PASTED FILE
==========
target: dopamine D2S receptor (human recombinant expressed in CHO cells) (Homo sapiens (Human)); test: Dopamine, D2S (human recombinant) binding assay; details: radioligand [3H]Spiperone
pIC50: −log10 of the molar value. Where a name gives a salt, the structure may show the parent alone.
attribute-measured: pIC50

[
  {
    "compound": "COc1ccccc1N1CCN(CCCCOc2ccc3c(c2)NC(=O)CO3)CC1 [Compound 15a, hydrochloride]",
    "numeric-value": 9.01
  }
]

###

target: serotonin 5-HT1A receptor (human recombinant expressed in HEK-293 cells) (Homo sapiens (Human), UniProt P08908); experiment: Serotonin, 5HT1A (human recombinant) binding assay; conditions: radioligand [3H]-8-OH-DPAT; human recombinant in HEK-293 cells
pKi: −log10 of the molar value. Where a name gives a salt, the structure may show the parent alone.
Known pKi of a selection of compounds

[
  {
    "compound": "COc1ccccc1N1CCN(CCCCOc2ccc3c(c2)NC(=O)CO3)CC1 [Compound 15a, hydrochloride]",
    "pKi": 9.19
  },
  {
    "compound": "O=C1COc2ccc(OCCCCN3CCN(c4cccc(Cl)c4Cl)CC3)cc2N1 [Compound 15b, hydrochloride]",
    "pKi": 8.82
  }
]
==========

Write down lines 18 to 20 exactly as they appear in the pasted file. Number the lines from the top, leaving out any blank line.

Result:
  },
  {
    "compound": "O=C1COc2ccc(OCCCCN3CCN(c4cccc(Cl)c4Cl)CC3)cc2N1 [Compound 15b, hydrochloride]",